13  Lyon County had previously hired experts who did not have experience in fluorine chemistry. As a result, little progress had been made regarding ASG.  I testified before the Lyon County commissioners in their chambers and I was specific in identifying the unsafe practices at the facility.  The Lyon County commissioners one week later voted 3-2 to revoke ASG’s special use permit. This action effectively shut the ASG facility down.  Copies of my technical report plus articles from the Carson City and Reno newspapers are available.

14 The Chemistry of an Industrial Aluminum Fire  In December 1998, there was a fire at the Portsmouth Gaseous Diffusion Plant in Piketon, OH.  I was tasked by senior plant management to determine the cause and origin of the fire.  I also was tasked with supervising the on-site laboratory studies of gaseous and solid samples brought out of the damaged process equipment.

15 Unusual chemical reactions in the fire 2 Al(s) + 3 UF 6 (g)  2 AlF 3 (s) + 3 UF 4 (s) (4)  AlF 3 is aluminum fluoride  UF 4 is uranium tetrafluoride 2 Al(s) + 6 HF(g)  2 AlF 3 (s) + 3 H 2 (g) (5)  These two reactions apparently started the fire.  Rotating equipment made out of aluminum started to melt and the molten aluminum then reacted with the available fluorine-bearing compounds to produce aluminum fluoride and considerable amounts of heat.

16 2 Al(s) + 3 UO 2 F 2 (s)  2 AlF 3 (s) + 3 UO 2 (s) (6) 14 Al(s) + 3 C 2 F 4 Cl 2 (g)  4 AlF 3 (s) + Al 2 Cl 6 (g) + 2 Al 4 C 3 (s) (7)  Additional chemical reactions producing aluminum fluoride took place, culminating in the catastrophic loss of coolant (R-114 is C 2 F 4 Cl 2 ).  The coolant was actually consumed in the fire.  Al 2 Cl 6 is aluminum chloride  Al 4 C 3 is aluminum carbide.

17  The series of chemical reactions producing aluminum fluoride effectively created the “fluorine-analog” of the Thermite reaction.  In order to generate aluminum carbide, temperatures in excess of 2000°C (3632°F) in a hydrogen-rich or a reducing atmosphere were necessary.  If the intense thermal conditions and/or the hydrogen were not available to the molten aluminum, the carbon present in the R-114 was found to have deposited in the process piping as a “sooty residue.”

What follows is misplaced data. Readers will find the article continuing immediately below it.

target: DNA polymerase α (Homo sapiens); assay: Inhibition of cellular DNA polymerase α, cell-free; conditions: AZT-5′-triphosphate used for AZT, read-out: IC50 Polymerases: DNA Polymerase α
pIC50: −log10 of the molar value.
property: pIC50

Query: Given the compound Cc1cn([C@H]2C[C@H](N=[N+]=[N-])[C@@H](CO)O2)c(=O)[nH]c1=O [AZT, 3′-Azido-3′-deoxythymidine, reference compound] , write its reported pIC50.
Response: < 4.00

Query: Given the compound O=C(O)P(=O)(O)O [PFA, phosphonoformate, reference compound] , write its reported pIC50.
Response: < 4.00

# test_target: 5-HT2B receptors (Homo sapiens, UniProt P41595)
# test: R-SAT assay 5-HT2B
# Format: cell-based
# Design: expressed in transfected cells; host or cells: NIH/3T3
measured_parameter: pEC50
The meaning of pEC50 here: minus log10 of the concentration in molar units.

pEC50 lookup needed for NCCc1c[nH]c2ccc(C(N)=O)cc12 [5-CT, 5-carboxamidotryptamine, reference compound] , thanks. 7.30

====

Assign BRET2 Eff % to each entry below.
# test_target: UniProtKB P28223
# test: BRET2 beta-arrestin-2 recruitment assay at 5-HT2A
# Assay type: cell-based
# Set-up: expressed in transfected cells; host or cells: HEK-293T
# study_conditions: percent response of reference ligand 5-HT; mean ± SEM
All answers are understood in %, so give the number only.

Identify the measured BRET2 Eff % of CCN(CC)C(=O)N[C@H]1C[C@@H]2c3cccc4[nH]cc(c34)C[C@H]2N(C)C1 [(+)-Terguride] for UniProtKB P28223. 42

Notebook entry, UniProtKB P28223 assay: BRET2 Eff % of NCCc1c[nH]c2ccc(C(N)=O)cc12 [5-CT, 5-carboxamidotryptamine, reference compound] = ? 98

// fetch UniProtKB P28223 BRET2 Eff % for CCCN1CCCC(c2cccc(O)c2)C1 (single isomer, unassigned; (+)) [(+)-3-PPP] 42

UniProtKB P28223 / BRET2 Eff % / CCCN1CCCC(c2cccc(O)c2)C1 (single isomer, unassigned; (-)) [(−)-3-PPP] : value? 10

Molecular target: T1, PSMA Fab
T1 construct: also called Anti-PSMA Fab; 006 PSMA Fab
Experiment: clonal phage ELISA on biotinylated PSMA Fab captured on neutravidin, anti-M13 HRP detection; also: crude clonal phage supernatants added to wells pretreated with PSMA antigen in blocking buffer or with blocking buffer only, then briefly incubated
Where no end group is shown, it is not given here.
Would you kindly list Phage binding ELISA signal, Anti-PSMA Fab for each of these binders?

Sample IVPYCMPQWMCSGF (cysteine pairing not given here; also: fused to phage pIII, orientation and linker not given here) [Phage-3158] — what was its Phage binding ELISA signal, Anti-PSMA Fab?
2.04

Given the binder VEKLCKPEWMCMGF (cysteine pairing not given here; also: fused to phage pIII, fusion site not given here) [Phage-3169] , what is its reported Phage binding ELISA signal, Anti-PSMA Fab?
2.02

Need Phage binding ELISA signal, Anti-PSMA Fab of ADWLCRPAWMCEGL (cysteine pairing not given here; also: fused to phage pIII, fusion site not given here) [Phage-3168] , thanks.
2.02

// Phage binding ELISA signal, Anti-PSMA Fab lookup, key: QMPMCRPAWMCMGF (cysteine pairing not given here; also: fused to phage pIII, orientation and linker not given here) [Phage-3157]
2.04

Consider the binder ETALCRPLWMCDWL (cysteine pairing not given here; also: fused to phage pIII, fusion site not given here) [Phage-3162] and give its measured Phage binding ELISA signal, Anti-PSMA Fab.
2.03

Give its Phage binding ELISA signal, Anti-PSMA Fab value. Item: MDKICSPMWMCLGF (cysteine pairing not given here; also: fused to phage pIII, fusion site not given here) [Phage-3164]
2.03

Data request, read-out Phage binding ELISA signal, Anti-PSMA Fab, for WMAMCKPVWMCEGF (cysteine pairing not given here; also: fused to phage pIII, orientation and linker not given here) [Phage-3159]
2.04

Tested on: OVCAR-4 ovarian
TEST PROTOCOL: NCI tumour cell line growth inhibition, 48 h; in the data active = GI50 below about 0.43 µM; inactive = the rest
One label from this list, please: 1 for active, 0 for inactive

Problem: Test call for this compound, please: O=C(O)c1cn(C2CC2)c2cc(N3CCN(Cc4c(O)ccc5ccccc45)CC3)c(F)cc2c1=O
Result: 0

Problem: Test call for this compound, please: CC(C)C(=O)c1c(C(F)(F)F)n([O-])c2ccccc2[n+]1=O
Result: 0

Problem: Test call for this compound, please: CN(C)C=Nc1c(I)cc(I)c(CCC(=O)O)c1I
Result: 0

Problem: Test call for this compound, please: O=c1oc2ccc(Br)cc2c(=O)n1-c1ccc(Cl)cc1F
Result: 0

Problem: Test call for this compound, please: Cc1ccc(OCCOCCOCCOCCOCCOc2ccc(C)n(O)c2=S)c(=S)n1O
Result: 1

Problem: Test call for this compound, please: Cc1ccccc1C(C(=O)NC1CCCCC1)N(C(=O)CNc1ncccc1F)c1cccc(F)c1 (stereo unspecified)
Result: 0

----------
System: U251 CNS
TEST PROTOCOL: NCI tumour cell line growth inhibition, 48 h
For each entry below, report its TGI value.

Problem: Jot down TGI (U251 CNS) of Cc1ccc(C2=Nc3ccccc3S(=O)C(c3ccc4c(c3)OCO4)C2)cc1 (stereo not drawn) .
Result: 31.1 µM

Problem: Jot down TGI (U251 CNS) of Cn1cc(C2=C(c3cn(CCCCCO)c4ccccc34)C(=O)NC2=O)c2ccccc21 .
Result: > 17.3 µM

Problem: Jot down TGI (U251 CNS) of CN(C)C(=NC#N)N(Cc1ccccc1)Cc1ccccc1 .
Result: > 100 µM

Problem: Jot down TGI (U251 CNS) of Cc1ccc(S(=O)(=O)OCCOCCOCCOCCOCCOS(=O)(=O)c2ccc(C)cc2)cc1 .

18  In the fluorine-rich environment which existed in the process piping, both the aluminum carbide and the aluminum chloride were converted to aluminum fluoride.  The aluminum carbide was identified in regions of the process piping where little exposure to fluorinated material existed.  Many of these chemical reactions and the conditions necessary for them to take place were cited in: The Chemist, March/April 2000, pp. 21-24.

19  When the process piping, was opened, the solid had burst into flames. The relevant reaction is: Al 4 C 3 (s) + 6 H 2 O(g)  2 Al 2 O 3 (s) + 3 CH 4 (g) (8)  The formation of aluminum oxide (Al 2 O 3 ) generates so much heat that the methane (CH 4 ) produced burst into flames; its flash point had been exceeded.  When the flashing of the methane was observed, I was tasked with determining what had happened.  Brady’s General Chemistry text has a section on aluminum carbide.

20 14 Al(s) + 3 C 2 F 4 Cl 2 (g)  4 AlF 3 (s) + Al 2 Cl 6 (g) + 2 Al 4 C 3 (s) (7)  Equation (7) summarizes the catastrophic reaction of the molten aluminum with the R-114 coolant.  This balanced redox reaction requires a transfer of 18 electrons!  The thermodynamics associated with equation (7) and several other chemical reactions in the fire were cited in: The Chemist, September/October 2000, pp. 19-24.

21 On-going work  Exposure to the allegedly hazardous ingredient in a commercial product. This southeastern KY legal case has demonstrated how little chemistry the attorneys for a multi-national company actually know.  A group of insurance companies have paid for property damage resulting from the explosion of a fireworks magazine in western PA. My task has been to apply the chemistry and physics to determine the radius of the “circle of causation.” This is to compel the owner of the magazine to reimburse the insurers for the damage that was caused by the explosion.

22  Industrial troubleshooting at the Paducah Gaseous Diffusion Plant in western KY.  Several legal cases are in development regarding occupational exposure and laboratory methodology throughout this country.